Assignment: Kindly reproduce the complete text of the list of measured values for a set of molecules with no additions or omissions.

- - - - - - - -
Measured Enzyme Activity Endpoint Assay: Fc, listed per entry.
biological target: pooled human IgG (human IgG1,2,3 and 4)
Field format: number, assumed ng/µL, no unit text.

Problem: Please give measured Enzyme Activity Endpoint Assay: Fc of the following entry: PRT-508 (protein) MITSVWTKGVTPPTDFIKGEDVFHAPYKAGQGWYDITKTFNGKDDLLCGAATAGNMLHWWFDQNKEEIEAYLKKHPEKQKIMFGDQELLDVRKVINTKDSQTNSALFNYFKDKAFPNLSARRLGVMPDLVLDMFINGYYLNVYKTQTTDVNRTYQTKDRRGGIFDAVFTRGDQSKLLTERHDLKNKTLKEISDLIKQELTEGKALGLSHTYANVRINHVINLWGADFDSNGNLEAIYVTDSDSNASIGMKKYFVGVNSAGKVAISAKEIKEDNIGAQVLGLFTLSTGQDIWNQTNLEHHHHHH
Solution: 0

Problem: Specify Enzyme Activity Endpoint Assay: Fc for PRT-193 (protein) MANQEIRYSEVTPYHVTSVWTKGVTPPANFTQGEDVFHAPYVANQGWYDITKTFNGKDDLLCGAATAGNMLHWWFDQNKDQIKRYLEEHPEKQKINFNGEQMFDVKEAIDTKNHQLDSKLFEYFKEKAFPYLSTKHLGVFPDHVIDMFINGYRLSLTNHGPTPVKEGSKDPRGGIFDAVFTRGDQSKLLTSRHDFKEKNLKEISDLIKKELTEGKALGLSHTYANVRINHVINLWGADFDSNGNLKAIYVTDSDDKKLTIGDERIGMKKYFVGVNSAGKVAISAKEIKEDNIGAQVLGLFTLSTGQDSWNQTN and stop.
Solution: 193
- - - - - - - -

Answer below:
Measured Enzyme Activity Endpoint Assay: Fc, listed per entry.
biological target: pooled human IgG (human IgG1,2,3 and 4)
Field format: number, assumed ng/µL, no unit text.

Problem: Please give measured Enzyme Activity Endpoint Assay: Fc of the following entry: PRT-508 (protein) MITSVWTKGVTPPTDFIKGEDVFHAPYKAGQGWYDITKTFNGKDDLLCGAATAGNMLHWWFDQNKEEIEAYLKKHPEKQKIMFGDQELLDVRKVINTKDSQTNSALFNYFKDKAFPNLSARRLGVMPDLVLDMFINGYYLNVYKTQTTDVNRTYQTKDRRGGIFDAVFTRGDQSKLLTERHDLKNKTLKEISDLIKQELTEGKALGLSHTYANVRINHVINLWGADFDSNGNLEAIYVTDSDSNASIGMKKYFVGVNSAGKVAISAKEIKEDNIGAQVLGLFTLSTGQDIWNQTNLEHHHHHH
Solution: 0

Problem: Specify Enzyme Activity Endpoint Assay: Fc for PRT-193 (protein) MANQEIRYSEVTPYHVTSVWTKGVTPPANFTQGEDVFHAPYVANQGWYDITKTFNGKDDLLCGAATAGNMLHWWFDQNKDQIKRYLEEHPEKQKINFNGEQMFDVKEAIDTKNHQLDSKLFEYFKEKAFPYLSTKHLGVFPDHVIDMFINGYRLSLTNHGPTPVKEGSKDPRGGIFDAVFTRGDQSKLLTSRHDFKEKNLKEISDLIKKELTEGKALGLSHTYANVRINHVINLWGADFDSNGNLKAIYVTDSDDKKLTIGDERIGMKKYFVGVNSAGKVAISAKEIKEDNIGAQVLGLFTLSTGQDSWNQTN and stop.
Solution: 193